1991 Land Rover Defender 110 Pickup
1991 Land Rover Defender 110 Pickup
Manufactured: Solihull, England
Imported: Puertollano, Spain
Engine: 200Tdi 2.5L Turbo Diesel
Transmission: 5-Speed Manual
As the leaves started to turn and drop here in Virginia, finding the right backdrop for a freshly painted Defender pickup was almost too easy. Pull off on the side of any road out this way and you’re surrounded by an active, and constantly changing mural full of color. I was driving west of town a few weeks ago as I passed Delaplane Cellars high up on Lost Mountain and thought, “bingo.”
We found this 1991 Land Rover Defender 110 pickup back in February in Puertollano, Spain. It’s a town of about 50,000 people situated about three hours south of Madrid; a nice dry climate for Land Rover hunting. What caught our attention first was the odometer: The dusty and dirty exterior had traveled just shy of 90,000 kilometers from new, or about 55,000 miles. Our big question was: How? How is that possible? A pickup is utilitarian. It’s an investment; normally something bought and used on a farm. How would something like that come to be bought and hardly used?
The owner explained it had been used by the Real Federación Española de Caza, or the Royal Spanish Hunting Federation. Used regularly, but only to help with the hunt, the truck just didn’t see tremendous miles over the years. For us then, it was perfect: We spent the Spring and Summer having the truck’s paint and bodywork brought back to life, as well as giving the drivetrain a nice overhaul to make sure it was ready for use back here in the States.
Tempting though it was to photograph the truck with shotguns resting on the tailgate, the allure of Delaplane Cellar’s rolling hillside was too much to resist. Jim and Betsy Dolphin built and have run Delaplane Cellars since buying the land in Virginia’s beautiful Crooked Run Valley back in 2007. Their beautiful white tasting room is a testament to their philosophy and goal with the winery: Produce excellent wine, as simply as possible, using only Virginia-grown grapes. Like the tasting room itself, the ‘simple’ approach produces a complex, highly-regarded, and beautiful Virginia wine. While we weren’t pouring tastings at the crack of dawn on a Thursday (next time, maybe), we were able to take in and appreciate the stunning view from their tasting room deck.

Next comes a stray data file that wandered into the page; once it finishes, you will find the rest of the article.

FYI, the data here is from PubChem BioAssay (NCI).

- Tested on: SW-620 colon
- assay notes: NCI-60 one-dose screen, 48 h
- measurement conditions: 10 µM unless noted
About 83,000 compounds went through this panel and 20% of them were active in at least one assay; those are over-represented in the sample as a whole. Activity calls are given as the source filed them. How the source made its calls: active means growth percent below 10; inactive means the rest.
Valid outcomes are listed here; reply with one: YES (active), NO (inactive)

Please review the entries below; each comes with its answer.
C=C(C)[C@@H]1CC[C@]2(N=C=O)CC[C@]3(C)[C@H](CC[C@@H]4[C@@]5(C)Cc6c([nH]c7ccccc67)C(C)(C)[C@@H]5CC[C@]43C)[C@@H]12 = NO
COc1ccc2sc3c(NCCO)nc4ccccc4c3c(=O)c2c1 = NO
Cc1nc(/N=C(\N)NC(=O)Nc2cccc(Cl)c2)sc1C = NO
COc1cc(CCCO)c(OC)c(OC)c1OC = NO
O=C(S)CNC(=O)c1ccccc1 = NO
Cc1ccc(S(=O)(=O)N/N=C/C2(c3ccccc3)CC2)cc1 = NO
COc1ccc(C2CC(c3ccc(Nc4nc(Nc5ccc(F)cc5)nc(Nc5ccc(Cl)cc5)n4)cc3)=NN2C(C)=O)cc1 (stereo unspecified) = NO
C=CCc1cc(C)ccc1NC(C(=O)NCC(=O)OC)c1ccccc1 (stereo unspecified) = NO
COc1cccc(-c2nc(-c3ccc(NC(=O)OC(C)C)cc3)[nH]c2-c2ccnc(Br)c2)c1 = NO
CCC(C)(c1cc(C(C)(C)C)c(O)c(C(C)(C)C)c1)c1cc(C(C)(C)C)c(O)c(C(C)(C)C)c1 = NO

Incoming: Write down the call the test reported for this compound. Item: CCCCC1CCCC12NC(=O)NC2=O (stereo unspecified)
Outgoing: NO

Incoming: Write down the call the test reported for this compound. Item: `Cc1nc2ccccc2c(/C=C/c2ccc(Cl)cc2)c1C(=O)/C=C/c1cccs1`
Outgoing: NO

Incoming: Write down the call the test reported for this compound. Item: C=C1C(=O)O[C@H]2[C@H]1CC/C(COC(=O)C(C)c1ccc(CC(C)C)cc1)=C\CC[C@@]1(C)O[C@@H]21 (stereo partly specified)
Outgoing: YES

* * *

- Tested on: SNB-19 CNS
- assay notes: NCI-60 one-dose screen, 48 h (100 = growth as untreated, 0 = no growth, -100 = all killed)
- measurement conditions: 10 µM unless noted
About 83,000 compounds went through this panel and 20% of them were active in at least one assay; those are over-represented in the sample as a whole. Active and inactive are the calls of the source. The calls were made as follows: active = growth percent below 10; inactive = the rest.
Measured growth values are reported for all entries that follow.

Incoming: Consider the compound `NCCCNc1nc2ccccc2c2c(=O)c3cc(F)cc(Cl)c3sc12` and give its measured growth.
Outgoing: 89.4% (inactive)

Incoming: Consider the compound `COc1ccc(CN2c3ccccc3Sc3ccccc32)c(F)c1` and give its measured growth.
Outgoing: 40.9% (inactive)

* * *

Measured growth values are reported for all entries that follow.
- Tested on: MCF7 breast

If you’re in the area, we highly encourage you to stop by the vineyard and taste for yourself. If you come soon, the palate of color stretching as far as you can see will be a welcome reward for your visit. If not, no matter. Delaplane Cellars sits high enough on Lost Mountain that the trees seem to rest like a blanket over the rolling terrain. Wine, scenery, or a Defender. Pick one or all three. Your call. Just make sure not rush it. There’s too much to enjoy out there.
Driveline. Truck has its stock 200Tdi four-cylinder turbo diesel, mated to an LT77 5-speed manual transmission. Truck has about 55,000 miles on it from new. Restorative work performed over the summer includes a new timing belt, tensioner, and water pump, as well as new brakes, and fresh brake fluid, coolant, and engine oil. Truck starts easily and shifts beautifully through all five gears. Clutch and brakes are both strong. Note on mileage: We replaced all the gauges and added a VDO tachometer as a part of our restorative work, wanting the dash cluster to look as fresh as the rest of the truck. At this time we replaced the KPH speedometer with a MPH speedometer more appropriate for the U.S. The KPH speedometer will convey with the truck, but as the new odometer was set at “0” the truck will convey with a clear title, but with ‘mileage in excess of mechanical limits’ annotated on the title.
Exterior. The Defender has a fresh coat of its factory white paint on the body and wheels, over a fresh set of 5x European-spec Goodyear Wrangler MT/R tires in 235/85/16. Black bed rails and trim pieces offset the white nicely. Bulkhead, floors, rear cross member, chassis, and all common rust-prone areas are dry and rust-free.
Interior. The Defender still has its original tweed fabric seats, and is configured to seat two. The center seat has been removed in exchange for a cubby box with cupholders. Lots of the dash has been replaced with new parts, to include the lower dash, dash cap, and finisher. Truck has a new MPH speedometer, water temperature gauge, and fuel gauge. We also added a VDO tachometer, the Defender not being offered with a tachometer from the factory. From there, it’s just a pickup. Head down to Tractor Supply and see if you turn any heads. There probably won’t be another one like it in the lot.
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